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First round of BUILD grants is overly positive for freight transportation infrastructure

Freight transportation-related infrastructure projects were front and center this week in regards to funding awarded by the United States Department of Transportation (DOT) for the first round of the fiscal year 2018 Better Utilizing Investments to Leverage Development (BUILD) discretionary grant program.

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Freight transportation-related infrastructure projects were front and center this week in regards to funding awarded by the United States Department of Transportation (DOT) for the first round of the fiscal year 2018 Better Utilizing Investments to Leverage Development (BUILD) discretionary grant program.

As previously noted in this space, BUILD is the successor to the Transportation Investment Generating Economic Recovery (TIGER) grant program. TIGER was established under the Obama administration in 2009. And it largely delivered, providing around $5.5 billion to 421 projects in all 50 states, the District of Columbia, Puerto Rico, Guam, the Virgin Islands and tribal communities. These federal funds leverage money from private sector partners, states, local governments, metropolitan planning organizations and transit agencies. Funding for TIGER grants ensured that economic funding is made available for transportation infrastructure projects, specifically road, rail transit, and port, and that project spending is monitored and transparent.

But last April, the DOT issued a Notice of Funding Opportunity to apply for $1.5 billion in discretionary funding through the BUILD program. Funding for BUILD comes from the Consolidated Appropriations Act of 2018, which has made available $1.5 billion for National Infrastructure Investments through September 30, 2020.  For the initial round of BUILD Transportation grants, DOT said the maximum grant award is $25 million, and no more than $150 million can be awarded to a single State, as specified in the FY 2018 Appropriations Act. It also noted that at least 30% of funds must be awarded to projects located in rural areas. 

Well, this week DOT said that a total of 91 projects are set to receive BUILD grant funding for fiscal year 2018, with the amount of applicants asking for a collective $10.9 billion in funding, far outweighing the $1.5 billion available. Put another way, there were $7.26 in funding requests per each $1 actually available. This clearly speaks to the high level of demand for these dollars, to say the least.

And looking at the data from the Washington, D.C.-based Coalition for America’s Gateways and Trade Corridors (CAGTC), freight-related projects were the big winner in round one of BUILD grants.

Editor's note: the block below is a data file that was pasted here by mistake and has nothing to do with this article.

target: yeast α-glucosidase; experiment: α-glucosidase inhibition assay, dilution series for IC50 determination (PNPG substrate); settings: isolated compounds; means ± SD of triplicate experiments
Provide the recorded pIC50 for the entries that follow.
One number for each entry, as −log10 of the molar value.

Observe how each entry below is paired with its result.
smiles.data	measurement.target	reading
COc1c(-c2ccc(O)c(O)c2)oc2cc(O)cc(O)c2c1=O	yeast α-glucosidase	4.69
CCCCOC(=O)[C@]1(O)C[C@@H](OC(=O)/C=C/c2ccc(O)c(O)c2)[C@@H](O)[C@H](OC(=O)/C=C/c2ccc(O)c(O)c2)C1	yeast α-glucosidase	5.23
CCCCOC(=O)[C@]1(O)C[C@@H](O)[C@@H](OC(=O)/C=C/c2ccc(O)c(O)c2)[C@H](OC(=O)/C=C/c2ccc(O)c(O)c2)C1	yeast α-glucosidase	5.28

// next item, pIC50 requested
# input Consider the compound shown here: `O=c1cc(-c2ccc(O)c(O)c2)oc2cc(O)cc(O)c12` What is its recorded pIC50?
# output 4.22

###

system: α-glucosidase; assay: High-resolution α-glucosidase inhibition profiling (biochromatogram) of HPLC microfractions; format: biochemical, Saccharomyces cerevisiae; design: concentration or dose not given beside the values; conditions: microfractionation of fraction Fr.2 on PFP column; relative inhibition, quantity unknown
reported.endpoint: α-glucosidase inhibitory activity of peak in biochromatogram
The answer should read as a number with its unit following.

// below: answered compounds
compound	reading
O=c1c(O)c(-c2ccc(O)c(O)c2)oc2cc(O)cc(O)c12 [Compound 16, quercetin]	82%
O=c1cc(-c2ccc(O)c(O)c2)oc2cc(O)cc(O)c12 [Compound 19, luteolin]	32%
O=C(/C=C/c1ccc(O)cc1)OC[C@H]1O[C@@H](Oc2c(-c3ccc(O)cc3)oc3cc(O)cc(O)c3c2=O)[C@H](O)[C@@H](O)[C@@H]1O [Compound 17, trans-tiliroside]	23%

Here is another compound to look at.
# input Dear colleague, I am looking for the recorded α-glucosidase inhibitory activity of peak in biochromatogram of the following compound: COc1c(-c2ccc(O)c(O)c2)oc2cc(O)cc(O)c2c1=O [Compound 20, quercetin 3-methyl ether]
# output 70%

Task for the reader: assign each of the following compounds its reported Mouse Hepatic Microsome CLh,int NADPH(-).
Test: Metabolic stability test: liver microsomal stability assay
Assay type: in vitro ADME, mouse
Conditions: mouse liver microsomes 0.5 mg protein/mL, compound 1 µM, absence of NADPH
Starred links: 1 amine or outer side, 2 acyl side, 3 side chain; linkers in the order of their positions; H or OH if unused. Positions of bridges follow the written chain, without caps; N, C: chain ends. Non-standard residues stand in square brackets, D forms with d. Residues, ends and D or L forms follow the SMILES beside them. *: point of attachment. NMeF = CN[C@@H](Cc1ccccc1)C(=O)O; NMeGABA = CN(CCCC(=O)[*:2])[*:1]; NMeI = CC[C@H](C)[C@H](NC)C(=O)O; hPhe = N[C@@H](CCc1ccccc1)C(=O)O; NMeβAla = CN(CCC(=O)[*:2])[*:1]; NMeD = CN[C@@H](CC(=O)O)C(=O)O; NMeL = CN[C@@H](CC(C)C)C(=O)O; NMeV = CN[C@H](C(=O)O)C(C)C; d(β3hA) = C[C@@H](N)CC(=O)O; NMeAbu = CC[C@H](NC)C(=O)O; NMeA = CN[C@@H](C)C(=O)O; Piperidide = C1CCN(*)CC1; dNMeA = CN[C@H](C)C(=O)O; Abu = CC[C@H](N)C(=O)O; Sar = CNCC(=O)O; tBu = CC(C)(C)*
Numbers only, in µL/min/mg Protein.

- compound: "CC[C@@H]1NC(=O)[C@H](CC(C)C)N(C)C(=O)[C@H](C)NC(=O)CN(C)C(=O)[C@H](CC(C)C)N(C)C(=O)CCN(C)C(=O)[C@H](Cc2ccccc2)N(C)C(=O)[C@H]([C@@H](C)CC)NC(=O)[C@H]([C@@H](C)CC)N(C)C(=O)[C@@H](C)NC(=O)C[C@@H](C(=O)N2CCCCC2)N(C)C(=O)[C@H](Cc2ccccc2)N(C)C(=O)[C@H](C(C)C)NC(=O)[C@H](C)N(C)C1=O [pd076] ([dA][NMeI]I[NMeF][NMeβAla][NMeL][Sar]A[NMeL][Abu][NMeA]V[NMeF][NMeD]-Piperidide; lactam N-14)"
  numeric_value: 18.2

Just how big of a winner was it? CAGTC reported that of the $1.5 billion available, freight projects, or projects with a freight component, received around $977 million, or 66%, of total BUILD dollars, with non-highway projects receiving around 20% of total funds. What’s more, CAGTC noted that this round of funding sets a new high level for the percentage of funding awarded to freight infrastructure, topping 2018’s TIGER funding, which saw 56% of total funds allocated for goods movement infrastructure.

“Competitive grant programs provide a funding opportunity for projects that are difficult to fund or do not qualify through traditional funding programs due to their complexity, size, or cost,” said Elaine Nessle, executive director of the Coalition for America’s Gateways and Trade Corridors (CAGTC), in a statement. “These programs, such as BUILD, provide an invaluable tool for critical freight infrastructure projects, which are often large in scale, crossing multiple jurisdictions and modes. We applaud Congress’ recognition of these important programs by significantly increasing the program’s funding in FY18 and USDOT’s commitment to making vital freight investments.”

As impressive as this most recent round of funding is, CAGTC noted that this output is really a continuation of the success that began with TIGER, given that 49% of available funds through the first ten rounds of TIGER, and now, BUILD, programs have been doled out to goods movement-related infrastructure projects to the tune of roughly $3.5 billion. And it added that this tally has, in turn, resulted in a total investment of $12.6 billion. CAGTC said this represents the fact that freight projects under the purview of BUILD, and before that TIGER, has garnered 72% of funding from other sources.

When news about BUILD first came out earlier this year, CAGTC’s Nessle told me that the tripling the available grant funding was a win-win, in that the TIGER program was significantly oversubscribed, with BUILD getting things closer in line to what the needs actually look like across the freight transportation spectrum.  

“We are interested in the freight system and the systems of systems the supply chains rely on are these comprehensive networks and systems where every single piece needs to work, whether that piece of infrastructure is located in a rural or urban area,” she said.

While the TIGER may not longer be roaring in the form of freight transportation grant funding, its legacy will likely be fondly remembered with something to firmly BUILD on in the coming years.


About the Author

Jeff Berman, Group News Editor
Jeff Berman is Group News Editor for Logistics Management, Modern Materials Handling, and Supply Chain Management Review. Jeff works and lives in Cape Elizabeth, Maine, where he covers all aspects of the supply chain, logistics, freight transportation, and materials handling sectors on a daily basis. Contact Jeff Berman

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